How did you become involved with these charter schools?
Jim Swanson, who is my boss and also a great mentor, invited me to join the board.
Why did you say yes when asked to serve?
Well, one, Jim Swanson is my boss. But really, far more than that, Choice is an amazing organization. During the last school year, Choice educated more than 1,900 students in grades pre-K through eight. All three of its elementary schools — Lafayette Academy, Esperanza Charter School and McDonogh 42 Charter School — are open enrollment. More than 90% of its students receive free or reduced lunch, and at Esperanza English is a second language for six out of ten students. Despite what some may view as learning disadvantages, Choice’s students excel. Since 2008, when Mickey Landry took over as CEO, school performance scores at Choice’s schools have risen annually.
What was compelling about the opportunity?
I went to public schools my whole life. I’m from a small town in Mississippi, and there really was only one school to attend. I think I got a great public education, but I admit I am a little envious of the opportunities public charter schools offer this city’s kids. Being a part of public education in New Orleans was and is exciting to me. I am not only involved with Choice, I am also involved in Lycée Français. Unlike Choice, which takes over and turns around struggling schools, Lycée Français is a start-up. There are lycée français, or French schools, in every major city, but they are expensive. Lycée Français of New Orleans intends to be the first public, i.e., free, K-12 lycée français in the nation.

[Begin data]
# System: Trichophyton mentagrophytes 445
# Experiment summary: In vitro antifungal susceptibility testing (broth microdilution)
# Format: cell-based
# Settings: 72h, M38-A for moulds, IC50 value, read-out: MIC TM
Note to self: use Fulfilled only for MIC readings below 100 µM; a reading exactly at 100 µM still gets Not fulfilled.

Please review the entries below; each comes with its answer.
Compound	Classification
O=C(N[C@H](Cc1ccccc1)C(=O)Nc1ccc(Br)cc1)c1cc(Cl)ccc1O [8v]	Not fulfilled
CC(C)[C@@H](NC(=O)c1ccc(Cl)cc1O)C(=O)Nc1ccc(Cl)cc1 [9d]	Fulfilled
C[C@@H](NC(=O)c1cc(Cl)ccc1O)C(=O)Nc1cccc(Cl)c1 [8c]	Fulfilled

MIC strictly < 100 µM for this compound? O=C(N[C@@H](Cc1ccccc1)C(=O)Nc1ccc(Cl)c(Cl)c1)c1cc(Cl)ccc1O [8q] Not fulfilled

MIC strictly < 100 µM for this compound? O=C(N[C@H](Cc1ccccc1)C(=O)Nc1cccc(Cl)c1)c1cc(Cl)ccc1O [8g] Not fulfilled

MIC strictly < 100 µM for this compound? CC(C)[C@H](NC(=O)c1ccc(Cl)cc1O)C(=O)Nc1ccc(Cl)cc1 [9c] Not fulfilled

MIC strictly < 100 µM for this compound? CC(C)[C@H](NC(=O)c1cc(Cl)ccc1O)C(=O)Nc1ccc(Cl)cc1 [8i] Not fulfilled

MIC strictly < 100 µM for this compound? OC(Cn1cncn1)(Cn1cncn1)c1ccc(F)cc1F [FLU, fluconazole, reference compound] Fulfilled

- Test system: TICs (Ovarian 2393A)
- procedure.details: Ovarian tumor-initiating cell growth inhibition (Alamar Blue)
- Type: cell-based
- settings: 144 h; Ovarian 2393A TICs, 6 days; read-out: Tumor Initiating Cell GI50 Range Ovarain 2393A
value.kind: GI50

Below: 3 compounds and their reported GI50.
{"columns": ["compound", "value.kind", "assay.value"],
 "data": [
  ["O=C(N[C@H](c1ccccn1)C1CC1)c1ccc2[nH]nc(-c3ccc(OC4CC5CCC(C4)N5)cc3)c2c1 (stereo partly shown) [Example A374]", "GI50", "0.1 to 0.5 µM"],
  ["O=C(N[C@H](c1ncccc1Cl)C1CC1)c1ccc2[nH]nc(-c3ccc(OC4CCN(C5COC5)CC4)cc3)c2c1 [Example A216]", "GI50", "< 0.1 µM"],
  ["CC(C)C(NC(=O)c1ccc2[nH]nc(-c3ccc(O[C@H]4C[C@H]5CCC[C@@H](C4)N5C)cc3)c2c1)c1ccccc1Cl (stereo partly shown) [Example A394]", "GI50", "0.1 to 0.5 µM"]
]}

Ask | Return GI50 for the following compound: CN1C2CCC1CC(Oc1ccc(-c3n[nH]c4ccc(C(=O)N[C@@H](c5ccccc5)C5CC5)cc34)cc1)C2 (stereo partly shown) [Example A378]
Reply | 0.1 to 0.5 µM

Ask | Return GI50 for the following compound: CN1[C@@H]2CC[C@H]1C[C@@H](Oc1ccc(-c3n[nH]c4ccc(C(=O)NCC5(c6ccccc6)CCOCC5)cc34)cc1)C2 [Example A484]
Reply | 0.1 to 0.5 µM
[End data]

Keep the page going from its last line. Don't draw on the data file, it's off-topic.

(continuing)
What leadership roles have you held while serving on the board?
Currently, I am secretary of Choice’s board. I am chair of Lycée Français’ board.
Is there anything you know now that you wish you had known before?
There’s a lot I still don’t know! I finally made a cheat sheet of public education acronyms. I wish I’d done that earlier!